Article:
Apamea monoglypha

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Dark arches
Apamea monoglypha - Keila.jpg
Scientific classification
A. monoglypha
Binomial name
Apamea monoglypha
(Hufnagel, 1766)
  • Phalaena monoglypha Hufnagel, 1766
  • Abromias monoglypha

Apamea monoglypha, the dark arches, is a moth of the family Noctuidae. The species was first described by Johann Siegfried Hufnagel in 1766. It is a common, sometimes abundant, European species. It is found in most of Europe except northernmost Fennoscandia and the southern parts of the Iberian Peninsula and Greece. The species is also found in Anatolia, Turkestan, Western Asia and Central Asia, Siberia and Mongolia. In the Alps it is found up to heights of 2,500 meters. The smaller subspecies sardoa is found on Sardinia and Corsica.

This species has a wingspan of 46 to 54 mm, the forewings varying from pale greyish brown to almost black and cryptically patterned. All but the darkest individuals usually have an obvious black mark close to the dorsum and a pale zigzag subterminal line. The hindwings are whitish with darker venation and a dark shaded band at the margin. The larva is dull whitish grey or dark grey; dorsal line pale: lateral line broadly pale; tubercles large and black; head and thoracic plate brown black.

Technical description and variation[edit]

Forewing varying from whitish ochreous, through pale and dark grey to brownish grey, dark brown and black; a black streak from base below cell, another above inner margin near base, and a third, more strongly marked, along submedian fold between the claviform stigma and outer line; inner and outer lines pale, with dark edges; claviform small, dark edged; upper stigmata large, of the ground colour or paler, with pale rings and dark outlines; the orbicular varying in shape, generally oblique and elongate, sometimes shortened, and more rarely rounded; submarginal line pale, zigzag, preceded by black wedge-shaped marks, the terminal area, except at apex, darker; inner margin usually marked with white scales, developed beyond outer line into a more or less prominent pale patch reaching submedian fold; hindwing dirty greyish, with darker cell spot and veins, with a broad fuscous marginal border preceded by a dark outer line; — ab. pallida Fuchs is wholly whitish ochreous, with all the black streaks plain, the stigmata black edged; the central area and the terminal washed with brownish grey; hindwing whitish with an ochreous grey faintly marked border — in intacta Petersen the usual pale patch beyond outer line on inner margin is absent, the whole wing being suffused with grey or grey brown; — ab. obscura Th. Mieg. represents a suffused brown or grey-brown form; — infuscata Buch. White is a northern form with the markings more or less obscured and hidden by blackish suffusion, of which brunnea Tutt is a brown black offshoot; the extreme form of this, when all markings are lost in an intense black suffusion, is aethiops Tutt; in all these dark-suffused forms the hindwing is much darker, especially in the terminal.[1]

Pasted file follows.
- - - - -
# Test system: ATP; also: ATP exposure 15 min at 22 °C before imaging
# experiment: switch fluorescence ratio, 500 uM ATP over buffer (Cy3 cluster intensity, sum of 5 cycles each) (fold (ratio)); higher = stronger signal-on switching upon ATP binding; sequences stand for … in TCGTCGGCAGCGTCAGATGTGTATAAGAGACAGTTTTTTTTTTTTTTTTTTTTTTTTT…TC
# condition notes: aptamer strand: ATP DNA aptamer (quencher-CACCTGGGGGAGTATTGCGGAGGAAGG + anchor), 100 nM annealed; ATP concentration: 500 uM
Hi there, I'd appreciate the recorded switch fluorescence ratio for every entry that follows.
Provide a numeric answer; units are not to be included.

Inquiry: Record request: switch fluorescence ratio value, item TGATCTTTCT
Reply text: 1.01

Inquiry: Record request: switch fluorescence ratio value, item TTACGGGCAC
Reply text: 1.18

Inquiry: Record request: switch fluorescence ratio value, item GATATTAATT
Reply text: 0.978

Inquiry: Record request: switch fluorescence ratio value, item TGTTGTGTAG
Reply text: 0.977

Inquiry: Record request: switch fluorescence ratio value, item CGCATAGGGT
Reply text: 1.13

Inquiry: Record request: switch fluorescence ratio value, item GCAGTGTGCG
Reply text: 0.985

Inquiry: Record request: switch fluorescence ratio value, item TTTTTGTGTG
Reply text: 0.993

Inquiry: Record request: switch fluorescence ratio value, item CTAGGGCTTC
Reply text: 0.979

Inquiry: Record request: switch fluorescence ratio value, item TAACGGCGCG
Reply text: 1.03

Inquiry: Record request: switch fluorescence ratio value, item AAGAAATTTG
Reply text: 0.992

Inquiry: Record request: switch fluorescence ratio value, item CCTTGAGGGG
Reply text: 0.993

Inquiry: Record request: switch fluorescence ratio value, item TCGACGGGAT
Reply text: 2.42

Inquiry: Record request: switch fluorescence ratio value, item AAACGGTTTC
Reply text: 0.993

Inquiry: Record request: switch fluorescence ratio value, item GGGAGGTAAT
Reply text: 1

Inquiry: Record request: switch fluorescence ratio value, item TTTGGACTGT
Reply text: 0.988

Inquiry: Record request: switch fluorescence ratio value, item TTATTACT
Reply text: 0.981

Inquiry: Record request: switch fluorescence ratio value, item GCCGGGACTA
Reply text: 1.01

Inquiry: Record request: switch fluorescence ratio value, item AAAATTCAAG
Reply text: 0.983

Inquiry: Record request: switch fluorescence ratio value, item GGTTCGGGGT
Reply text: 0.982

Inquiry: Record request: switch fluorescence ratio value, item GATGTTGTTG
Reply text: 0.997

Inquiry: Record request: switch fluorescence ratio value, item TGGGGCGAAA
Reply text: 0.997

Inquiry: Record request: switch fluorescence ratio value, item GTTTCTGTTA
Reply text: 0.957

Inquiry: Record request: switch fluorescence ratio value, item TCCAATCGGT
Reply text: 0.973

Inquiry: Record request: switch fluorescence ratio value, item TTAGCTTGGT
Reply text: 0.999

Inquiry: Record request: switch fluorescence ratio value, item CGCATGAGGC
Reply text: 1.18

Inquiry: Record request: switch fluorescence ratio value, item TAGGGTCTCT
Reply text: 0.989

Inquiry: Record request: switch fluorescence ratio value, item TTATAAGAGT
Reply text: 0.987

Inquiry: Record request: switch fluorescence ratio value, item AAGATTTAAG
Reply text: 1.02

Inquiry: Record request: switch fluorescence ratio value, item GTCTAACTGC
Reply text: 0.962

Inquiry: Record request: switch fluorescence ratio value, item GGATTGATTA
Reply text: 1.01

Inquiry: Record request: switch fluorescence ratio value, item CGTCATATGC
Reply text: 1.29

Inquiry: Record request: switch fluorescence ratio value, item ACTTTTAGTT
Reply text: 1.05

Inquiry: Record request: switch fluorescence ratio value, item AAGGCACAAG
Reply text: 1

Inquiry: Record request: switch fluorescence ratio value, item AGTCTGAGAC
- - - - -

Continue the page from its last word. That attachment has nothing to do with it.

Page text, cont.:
This moth flies at night. In the British Isles it is active from June to August with a second brood sometimes emerging in September and October. It is attracted to light, sugar and many nectar-rich flowers.

The larva feeds at the roots of various grasses including tussock grasses, orchard grass, ryegrass, reed grasses, and fescues such as sheep's fescue.[2] This species overwinters as a larva.


  1. ^ Seitz, A. Ed., 1914 Die Großschmetterlinge der Erde, Verlag Alfred Kernen, Stuttgart Band 3: Abt. 1, Die Großschmetterlinge des palaearktischen Faunengebietes, Die palaearktischen eulenartigen Nachtfalter, 1914
  2. ^ Robinson, Gaden S.; Ackery, Phillip R.; Kitching, Ian J.; Beccaloni, George W.; Hernández, Luis M. (2010). "Search the database - introduction and help". HOSTS - A Database of the World's Lepidopteran Hostplants. Natural History Museum, London.


External links[edit]